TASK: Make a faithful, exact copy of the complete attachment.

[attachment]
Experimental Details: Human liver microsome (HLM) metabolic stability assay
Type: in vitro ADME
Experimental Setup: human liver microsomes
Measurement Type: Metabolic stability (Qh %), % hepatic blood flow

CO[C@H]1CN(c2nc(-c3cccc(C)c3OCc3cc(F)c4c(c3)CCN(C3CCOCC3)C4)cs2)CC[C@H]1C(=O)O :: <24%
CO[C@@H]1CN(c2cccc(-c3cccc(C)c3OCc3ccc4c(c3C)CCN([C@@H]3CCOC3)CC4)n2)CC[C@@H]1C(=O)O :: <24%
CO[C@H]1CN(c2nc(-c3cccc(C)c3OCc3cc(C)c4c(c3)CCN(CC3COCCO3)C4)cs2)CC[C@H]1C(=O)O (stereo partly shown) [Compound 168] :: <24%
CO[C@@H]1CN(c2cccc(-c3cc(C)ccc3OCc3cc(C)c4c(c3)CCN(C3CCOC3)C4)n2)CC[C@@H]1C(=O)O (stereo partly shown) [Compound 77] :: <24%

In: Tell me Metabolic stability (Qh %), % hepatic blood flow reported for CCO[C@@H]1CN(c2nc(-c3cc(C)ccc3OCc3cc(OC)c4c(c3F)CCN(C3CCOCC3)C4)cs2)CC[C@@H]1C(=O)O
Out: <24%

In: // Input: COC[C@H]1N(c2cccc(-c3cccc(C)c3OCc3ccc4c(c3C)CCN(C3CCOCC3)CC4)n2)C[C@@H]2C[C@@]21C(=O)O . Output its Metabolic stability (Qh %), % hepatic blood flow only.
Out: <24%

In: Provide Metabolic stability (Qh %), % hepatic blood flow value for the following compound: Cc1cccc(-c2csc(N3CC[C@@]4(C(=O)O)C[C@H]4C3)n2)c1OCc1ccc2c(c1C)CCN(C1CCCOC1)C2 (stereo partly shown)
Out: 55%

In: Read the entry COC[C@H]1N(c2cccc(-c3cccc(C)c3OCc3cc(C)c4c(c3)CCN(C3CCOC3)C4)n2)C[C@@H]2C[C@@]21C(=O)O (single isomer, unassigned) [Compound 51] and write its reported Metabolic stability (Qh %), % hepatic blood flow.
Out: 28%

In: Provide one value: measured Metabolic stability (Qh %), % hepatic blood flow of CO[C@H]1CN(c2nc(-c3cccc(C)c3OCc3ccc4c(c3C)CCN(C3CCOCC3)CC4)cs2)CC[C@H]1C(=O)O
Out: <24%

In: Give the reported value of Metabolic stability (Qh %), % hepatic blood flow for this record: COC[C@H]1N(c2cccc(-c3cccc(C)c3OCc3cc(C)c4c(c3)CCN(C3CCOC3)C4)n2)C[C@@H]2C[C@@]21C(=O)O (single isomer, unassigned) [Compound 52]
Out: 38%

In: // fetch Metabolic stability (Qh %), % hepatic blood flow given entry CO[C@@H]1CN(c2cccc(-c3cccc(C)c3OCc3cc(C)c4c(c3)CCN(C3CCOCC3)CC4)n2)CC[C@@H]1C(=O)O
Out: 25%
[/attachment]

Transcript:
Experimental Details: Human liver microsome (HLM) metabolic stability assay
Type: in vitro ADME
Experimental Setup: human liver microsomes
Measurement Type: Metabolic stability (Qh %), % hepatic blood flow

CO[C@H]1CN(c2nc(-c3cccc(C)c3OCc3cc(F)c4c(c3)CCN(C3CCOCC3)C4)cs2)CC[C@H]1C(=O)O :: <24%
CO[C@@H]1CN(c2cccc(-c3cccc(C)c3OCc3ccc4c(c3C)CCN([C@@H]3CCOC3)CC4)n2)CC[C@@H]1C(=O)O :: <24%
CO[C@H]1CN(c2nc(-c3cccc(C)c3OCc3cc(C)c4c(c3)CCN(CC3COCCO3)C4)cs2)CC[C@H]1C(=O)O (stereo partly shown) [Compound 168] :: <24%
CO[C@@H]1CN(c2cccc(-c3cc(C)ccc3OCc3cc(C)c4c(c3)CCN(C3CCOC3)C4)n2)CC[C@@H]1C(=O)O (stereo partly shown) [Compound 77] :: <24%

In: Tell me Metabolic stability (Qh %), % hepatic blood flow reported for CCO[C@@H]1CN(c2nc(-c3cc(C)ccc3OCc3cc(OC)c4c(c3F)CCN(C3CCOCC3)C4)cs2)CC[C@@H]1C(=O)O
Out: <24%

In: // Input: COC[C@H]1N(c2cccc(-c3cccc(C)c3OCc3ccc4c(c3C)CCN(C3CCOCC3)CC4)n2)C[C@@H]2C[C@@]21C(=O)O . Output its Metabolic stability (Qh %), % hepatic blood flow only.
Out: <24%

In: Provide Metabolic stability (Qh %), % hepatic blood flow value for the following compound: Cc1cccc(-c2csc(N3CC[C@@]4(C(=O)O)C[C@H]4C3)n2)c1OCc1ccc2c(c1C)CCN(C1CCCOC1)C2 (stereo partly shown)
Out: 55%

In: Read the entry COC[C@H]1N(c2cccc(-c3cccc(C)c3OCc3cc(C)c4c(c3)CCN(C3CCOC3)C4)n2)C[C@@H]2C[C@@]21C(=O)O (single isomer, unassigned) [Compound 51] and write its reported Metabolic stability (Qh %), % hepatic blood flow.
Out: 28%

In: Provide one value: measured Metabolic stability (Qh %), % hepatic blood flow of CO[C@H]1CN(c2nc(-c3cccc(C)c3OCc3ccc4c(c3C)CCN(C3CCOCC3)CC4)cs2)CC[C@H]1C(=O)O
Out: <24%

In: Give the reported value of Metabolic stability (Qh %), % hepatic blood flow for this record: COC[C@H]1N(c2cccc(-c3cccc(C)c3OCc3cc(C)c4c(c3)CCN(C3CCOC3)C4)n2)C[C@@H]2C[C@@]21C(=O)O (single isomer, unassigned) [Compound 52]
Out: 38%

In: // fetch Metabolic stability (Qh %), % hepatic blood flow given entry CO[C@@H]1CN(c2cccc(-c3cccc(C)c3OCc3cc(C)c4c(c3)CCN(C3CCOCC3)CC4)n2)CC[C@@H]1C(=O)O
Out: 25%